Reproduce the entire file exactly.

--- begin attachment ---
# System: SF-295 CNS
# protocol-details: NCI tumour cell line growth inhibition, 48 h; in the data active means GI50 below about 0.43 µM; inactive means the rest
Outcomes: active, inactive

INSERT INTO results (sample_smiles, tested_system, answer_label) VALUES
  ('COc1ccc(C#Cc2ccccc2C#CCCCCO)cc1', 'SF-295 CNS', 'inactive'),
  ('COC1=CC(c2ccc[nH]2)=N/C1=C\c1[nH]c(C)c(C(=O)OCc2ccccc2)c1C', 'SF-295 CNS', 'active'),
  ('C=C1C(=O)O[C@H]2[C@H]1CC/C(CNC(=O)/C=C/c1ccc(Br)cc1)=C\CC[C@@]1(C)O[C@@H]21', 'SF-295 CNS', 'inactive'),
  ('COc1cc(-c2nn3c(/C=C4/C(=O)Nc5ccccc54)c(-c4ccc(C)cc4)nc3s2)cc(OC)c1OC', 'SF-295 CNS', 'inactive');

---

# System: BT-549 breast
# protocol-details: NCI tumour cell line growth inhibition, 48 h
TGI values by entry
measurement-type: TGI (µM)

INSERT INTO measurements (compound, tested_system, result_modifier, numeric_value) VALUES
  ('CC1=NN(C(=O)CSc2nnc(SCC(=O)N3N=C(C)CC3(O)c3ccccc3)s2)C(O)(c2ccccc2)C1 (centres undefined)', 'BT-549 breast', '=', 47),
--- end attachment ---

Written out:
# System: SF-295 CNS
# protocol-details: NCI tumour cell line growth inhibition, 48 h; in the data active means GI50 below about 0.43 µM; inactive means the rest
Outcomes: active, inactive

INSERT INTO results (sample_smiles, tested_system, answer_label) VALUES
  ('COc1ccc(C#Cc2ccccc2C#CCCCCO)cc1', 'SF-295 CNS', 'inactive'),
  ('COC1=CC(c2ccc[nH]2)=N/C1=C\c1[nH]c(C)c(C(=O)OCc2ccccc2)c1C', 'SF-295 CNS', 'active'),
  ('C=C1C(=O)O[C@H]2[C@H]1CC/C(CNC(=O)/C=C/c1ccc(Br)cc1)=C\CC[C@@]1(C)O[C@@H]21', 'SF-295 CNS', 'inactive'),
  ('COc1cc(-c2nn3c(/C=C4/C(=O)Nc5ccccc54)c(-c4ccc(C)cc4)nc3s2)cc(OC)c1OC', 'SF-295 CNS', 'inactive');

---

# System: BT-549 breast
# protocol-details: NCI tumour cell line growth inhibition, 48 h
TGI values by entry
measurement-type: TGI (µM)

INSERT INTO measurements (compound, tested_system, result_modifier, numeric_value) VALUES
  ('CC1=NN(C(=O)CSc2nnc(SCC(=O)N3N=C(C)CC3(O)c3ccccc3)s2)C(O)(c2ccccc2)C1 (centres undefined)', 'BT-549 breast', '=', 47),